Technology News

Sunday, May 18, 2014 - 12:00

The new research, published in Nature Photonics, shows for the first time how Breit and Wheeler's theory could be proven in practice. This 'photon-photon collider', which would convert light directly into matter using technology that is already available, would be a new type of high-energy physics experiment. This experiment would recreate a process that was important in the first 100 seconds of the universe and that is also seen in gamma ray bursts, which are the biggest explosions in the universe and one of physics' greatest unsolved mysteries.


Friday, May 16, 2014 - 10:04

Over the past three years, researchers in the Camera Culture group at the MIT Media Lab have steadily refined a design for a glasses-free, multiperspective, 3-D video screen, which they hope could provide a cheaper, more practical alternative to holographic video in the short term. Now they’ve designed a projector that exploits the same technology, which they’ll unveil at this year’s Siggraph, the major conference in computer graphics.


Tuesday, May 13, 2014 - 08:51

A promising material is lining itself up as a candidate for a quantum memory. A team at the Max Planck Institute for the Science of Light in Erlangen is the first to succeed in performing high-resolution spectroscopy and microscopy on individual rare earth ions in a crystal. With the aid of ingenious laser and microscopy technology they determined the position of triply charged positive praseodymium atoms (Pr3+) in an yttrium orthosilicate to within a few nanometres and investigated their weak interaction with light.


Monday, May 5, 2014 - 10:45

Terahertz imaging, which is already familiar from airport security checkpoints, has a number of other promising applications — from explosives detection to collision avoidance in cars. Like sonar or radar, terahertz imaging produces an image by comparing measurements across an array of sensors. Those arrays have to be very dense, since the distance between sensors is proportional to wavelength.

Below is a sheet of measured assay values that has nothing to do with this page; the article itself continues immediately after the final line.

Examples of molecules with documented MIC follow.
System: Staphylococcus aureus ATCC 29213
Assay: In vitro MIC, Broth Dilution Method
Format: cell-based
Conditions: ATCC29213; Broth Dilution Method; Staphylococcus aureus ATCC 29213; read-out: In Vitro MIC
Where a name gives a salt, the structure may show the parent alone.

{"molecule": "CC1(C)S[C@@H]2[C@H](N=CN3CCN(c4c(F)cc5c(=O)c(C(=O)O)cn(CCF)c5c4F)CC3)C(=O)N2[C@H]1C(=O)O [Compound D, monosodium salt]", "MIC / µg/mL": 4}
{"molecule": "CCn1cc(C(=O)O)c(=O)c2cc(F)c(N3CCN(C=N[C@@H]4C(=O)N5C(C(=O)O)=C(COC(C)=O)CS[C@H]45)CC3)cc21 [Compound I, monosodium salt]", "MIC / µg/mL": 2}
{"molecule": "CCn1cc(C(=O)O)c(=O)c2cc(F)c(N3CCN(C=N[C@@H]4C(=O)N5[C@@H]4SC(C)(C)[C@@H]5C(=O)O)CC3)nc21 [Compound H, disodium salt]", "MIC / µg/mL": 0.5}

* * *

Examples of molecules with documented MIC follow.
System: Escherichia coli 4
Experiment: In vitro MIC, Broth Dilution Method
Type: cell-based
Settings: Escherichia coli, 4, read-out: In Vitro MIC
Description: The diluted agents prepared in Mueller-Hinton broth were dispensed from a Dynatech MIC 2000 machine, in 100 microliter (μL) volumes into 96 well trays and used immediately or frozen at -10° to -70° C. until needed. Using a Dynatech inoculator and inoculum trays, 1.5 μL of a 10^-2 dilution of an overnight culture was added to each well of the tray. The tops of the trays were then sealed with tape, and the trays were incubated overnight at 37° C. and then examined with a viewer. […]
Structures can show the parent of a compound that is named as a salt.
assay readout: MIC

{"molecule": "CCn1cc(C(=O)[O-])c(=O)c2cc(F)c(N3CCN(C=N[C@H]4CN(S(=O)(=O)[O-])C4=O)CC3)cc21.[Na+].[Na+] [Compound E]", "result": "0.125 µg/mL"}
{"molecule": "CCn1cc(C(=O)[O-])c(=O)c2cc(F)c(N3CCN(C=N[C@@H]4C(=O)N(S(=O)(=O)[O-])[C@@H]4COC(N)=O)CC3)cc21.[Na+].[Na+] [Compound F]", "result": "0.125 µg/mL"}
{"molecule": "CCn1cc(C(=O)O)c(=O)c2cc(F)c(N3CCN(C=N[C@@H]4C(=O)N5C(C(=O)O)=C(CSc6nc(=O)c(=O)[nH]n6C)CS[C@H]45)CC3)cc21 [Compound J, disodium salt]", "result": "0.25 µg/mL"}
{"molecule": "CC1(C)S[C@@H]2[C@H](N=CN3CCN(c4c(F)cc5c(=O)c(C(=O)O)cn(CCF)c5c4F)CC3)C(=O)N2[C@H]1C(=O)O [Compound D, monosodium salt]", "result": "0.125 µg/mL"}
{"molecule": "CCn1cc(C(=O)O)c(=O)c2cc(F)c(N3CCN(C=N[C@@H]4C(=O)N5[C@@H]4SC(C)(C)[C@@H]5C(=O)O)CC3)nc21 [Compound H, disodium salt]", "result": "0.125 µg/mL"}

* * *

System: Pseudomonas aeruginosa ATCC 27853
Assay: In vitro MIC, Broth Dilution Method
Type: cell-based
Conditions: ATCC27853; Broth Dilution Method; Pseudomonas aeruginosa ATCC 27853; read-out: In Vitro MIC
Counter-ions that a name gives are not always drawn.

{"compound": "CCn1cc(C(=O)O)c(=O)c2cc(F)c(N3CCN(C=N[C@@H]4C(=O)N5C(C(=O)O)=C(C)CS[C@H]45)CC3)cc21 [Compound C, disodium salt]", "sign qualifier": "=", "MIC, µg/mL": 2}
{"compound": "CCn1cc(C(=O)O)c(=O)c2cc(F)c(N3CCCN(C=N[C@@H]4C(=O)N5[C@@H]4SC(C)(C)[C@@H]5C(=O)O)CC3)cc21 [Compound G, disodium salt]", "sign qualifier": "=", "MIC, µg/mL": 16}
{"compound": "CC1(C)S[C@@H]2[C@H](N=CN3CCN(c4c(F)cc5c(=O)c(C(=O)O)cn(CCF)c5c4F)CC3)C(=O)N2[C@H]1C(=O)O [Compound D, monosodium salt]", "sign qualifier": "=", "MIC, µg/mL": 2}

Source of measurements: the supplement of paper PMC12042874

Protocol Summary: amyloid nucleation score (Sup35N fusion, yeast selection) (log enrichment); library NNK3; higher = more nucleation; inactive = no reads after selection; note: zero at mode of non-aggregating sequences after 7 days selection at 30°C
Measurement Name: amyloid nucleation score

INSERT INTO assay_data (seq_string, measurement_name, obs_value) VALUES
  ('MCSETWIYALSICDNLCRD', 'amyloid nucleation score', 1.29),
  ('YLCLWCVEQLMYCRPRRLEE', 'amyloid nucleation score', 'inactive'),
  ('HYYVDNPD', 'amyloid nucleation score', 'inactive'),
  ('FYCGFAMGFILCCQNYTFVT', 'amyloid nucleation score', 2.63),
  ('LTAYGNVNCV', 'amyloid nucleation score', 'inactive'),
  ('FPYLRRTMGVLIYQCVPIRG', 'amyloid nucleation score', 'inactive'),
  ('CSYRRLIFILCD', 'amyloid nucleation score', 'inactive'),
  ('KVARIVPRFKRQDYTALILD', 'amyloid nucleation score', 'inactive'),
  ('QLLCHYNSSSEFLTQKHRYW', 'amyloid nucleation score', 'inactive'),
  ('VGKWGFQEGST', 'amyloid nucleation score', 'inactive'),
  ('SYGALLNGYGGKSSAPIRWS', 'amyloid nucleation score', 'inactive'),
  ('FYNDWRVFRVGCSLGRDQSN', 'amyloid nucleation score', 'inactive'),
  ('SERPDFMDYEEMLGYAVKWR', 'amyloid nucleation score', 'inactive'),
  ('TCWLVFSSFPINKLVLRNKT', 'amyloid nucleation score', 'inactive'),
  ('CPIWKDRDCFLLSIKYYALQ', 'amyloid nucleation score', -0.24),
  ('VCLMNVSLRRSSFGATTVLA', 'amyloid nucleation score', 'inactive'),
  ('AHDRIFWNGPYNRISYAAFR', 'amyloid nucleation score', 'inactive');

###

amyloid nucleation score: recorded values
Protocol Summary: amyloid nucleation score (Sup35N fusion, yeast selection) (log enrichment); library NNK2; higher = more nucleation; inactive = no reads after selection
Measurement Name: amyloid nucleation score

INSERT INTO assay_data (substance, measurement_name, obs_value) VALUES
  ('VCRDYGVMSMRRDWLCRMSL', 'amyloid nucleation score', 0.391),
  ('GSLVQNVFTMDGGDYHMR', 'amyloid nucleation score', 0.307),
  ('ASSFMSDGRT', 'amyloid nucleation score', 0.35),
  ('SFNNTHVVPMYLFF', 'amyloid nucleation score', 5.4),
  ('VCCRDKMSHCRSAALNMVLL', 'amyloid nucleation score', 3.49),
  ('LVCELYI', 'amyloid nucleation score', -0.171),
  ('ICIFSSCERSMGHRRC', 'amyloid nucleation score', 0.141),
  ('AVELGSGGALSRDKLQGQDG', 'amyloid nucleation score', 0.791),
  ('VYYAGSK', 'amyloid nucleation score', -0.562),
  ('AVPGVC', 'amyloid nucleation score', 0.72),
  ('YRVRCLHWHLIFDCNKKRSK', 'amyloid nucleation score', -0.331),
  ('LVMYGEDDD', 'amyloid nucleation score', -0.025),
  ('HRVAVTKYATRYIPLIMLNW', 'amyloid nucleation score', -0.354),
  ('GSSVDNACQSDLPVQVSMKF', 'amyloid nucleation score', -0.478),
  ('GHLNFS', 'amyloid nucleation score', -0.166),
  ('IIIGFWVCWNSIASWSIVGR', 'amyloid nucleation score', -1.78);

Wednesday, April 30, 2014 - 09:12

Researchers around the world have been working to harness the unusual properties of graphene, a two-dimensional sheet of carbon atoms. But graphene lacks one important characteristic that would make it even more useful: a property called a bandgap, which is essential for making devices such as computer chips and solar cells.


Tuesday, April 29, 2014 - 15:12

Researchers Jun Lou at Rice and Ting Zhu at Georgia Tech have measured the fracture toughness of imperfect graphene for the first time and found it to be somewhat brittle. While it’s still very useful, graphene is really only as strong as its weakest link, which they determined to be “substantially lower” than the intrinsic strength of graphene. The researchers reported in the journal Nature Communications the results of tests in which they physically pulled graphene apart to see how much force it would take. Specifically, they wanted to see if graphene follows the century-old Griffith theory that quantifies the useful strength of brittle materials.